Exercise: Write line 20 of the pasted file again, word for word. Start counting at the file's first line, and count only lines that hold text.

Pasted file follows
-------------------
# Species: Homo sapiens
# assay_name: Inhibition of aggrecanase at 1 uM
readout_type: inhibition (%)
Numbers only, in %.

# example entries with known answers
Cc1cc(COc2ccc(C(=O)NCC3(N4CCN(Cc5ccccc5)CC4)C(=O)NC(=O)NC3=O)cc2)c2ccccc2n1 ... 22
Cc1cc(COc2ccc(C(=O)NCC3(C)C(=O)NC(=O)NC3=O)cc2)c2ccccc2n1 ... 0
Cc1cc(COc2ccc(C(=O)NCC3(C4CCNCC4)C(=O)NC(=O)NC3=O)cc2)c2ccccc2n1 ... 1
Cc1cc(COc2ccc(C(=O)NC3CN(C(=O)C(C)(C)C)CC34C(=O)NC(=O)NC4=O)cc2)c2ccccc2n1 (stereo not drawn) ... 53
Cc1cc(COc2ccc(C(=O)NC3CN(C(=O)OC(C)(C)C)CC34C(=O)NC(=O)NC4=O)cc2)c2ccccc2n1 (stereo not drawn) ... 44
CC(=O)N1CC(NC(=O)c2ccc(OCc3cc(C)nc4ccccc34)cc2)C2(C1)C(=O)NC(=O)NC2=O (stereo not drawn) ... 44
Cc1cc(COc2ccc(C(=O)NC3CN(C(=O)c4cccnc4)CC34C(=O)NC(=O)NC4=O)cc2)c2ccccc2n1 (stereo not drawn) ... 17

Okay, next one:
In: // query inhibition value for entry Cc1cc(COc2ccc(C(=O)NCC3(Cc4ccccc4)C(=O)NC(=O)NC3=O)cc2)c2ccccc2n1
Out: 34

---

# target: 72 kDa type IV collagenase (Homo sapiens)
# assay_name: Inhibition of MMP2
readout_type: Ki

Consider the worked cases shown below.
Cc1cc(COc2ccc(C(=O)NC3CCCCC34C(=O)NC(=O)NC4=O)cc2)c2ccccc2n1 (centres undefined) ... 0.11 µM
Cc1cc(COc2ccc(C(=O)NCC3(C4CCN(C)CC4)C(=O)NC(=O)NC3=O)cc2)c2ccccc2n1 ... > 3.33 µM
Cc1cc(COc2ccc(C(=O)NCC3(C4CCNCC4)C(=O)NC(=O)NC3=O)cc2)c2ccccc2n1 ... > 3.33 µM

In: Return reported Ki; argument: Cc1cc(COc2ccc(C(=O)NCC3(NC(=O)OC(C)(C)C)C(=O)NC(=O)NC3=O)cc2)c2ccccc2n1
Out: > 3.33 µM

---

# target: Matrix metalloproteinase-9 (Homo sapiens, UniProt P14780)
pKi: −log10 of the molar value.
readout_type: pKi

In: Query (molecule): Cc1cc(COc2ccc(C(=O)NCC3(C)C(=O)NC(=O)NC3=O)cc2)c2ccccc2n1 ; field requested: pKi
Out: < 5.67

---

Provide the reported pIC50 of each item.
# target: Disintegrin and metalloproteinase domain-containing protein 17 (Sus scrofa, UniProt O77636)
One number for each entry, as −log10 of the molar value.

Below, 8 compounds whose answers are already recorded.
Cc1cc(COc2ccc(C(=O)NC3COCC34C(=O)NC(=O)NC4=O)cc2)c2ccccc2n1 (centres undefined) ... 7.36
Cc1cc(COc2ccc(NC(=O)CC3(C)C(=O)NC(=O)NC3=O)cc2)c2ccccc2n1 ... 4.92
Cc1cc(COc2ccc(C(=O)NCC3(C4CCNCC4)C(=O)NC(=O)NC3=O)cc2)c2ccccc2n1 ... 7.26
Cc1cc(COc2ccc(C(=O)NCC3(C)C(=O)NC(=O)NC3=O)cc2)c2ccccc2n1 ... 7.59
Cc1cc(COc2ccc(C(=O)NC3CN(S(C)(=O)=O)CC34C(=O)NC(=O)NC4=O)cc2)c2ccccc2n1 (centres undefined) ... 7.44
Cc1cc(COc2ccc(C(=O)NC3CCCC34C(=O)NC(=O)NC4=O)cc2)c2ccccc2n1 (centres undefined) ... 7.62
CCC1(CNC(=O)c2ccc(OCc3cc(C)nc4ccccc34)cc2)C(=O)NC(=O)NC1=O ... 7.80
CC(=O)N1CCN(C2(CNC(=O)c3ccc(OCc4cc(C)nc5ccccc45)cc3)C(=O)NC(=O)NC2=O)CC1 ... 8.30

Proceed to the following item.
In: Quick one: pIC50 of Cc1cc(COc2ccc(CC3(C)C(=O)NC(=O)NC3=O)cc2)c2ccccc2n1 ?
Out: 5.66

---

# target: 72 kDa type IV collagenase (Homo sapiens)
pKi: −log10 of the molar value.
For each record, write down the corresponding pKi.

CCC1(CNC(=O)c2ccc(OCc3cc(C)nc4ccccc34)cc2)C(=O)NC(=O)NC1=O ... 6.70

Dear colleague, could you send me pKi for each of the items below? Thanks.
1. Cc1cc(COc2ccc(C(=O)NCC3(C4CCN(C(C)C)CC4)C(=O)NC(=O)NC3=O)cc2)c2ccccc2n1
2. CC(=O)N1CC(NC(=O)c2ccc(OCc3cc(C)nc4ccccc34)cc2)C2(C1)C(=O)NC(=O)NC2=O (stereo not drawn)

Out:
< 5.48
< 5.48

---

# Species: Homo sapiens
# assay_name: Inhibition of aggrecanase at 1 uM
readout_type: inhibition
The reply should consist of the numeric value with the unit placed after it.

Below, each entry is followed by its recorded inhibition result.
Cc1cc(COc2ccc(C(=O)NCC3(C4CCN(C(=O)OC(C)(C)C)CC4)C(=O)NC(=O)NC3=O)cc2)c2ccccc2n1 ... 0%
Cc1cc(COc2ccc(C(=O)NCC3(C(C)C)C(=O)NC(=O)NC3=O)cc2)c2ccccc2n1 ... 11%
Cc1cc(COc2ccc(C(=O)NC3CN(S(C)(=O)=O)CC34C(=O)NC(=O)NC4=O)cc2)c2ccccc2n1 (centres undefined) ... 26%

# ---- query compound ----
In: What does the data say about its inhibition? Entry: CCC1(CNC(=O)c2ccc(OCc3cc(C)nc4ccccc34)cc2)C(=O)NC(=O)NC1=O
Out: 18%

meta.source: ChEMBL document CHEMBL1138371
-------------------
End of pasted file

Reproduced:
Consider the worked cases shown below.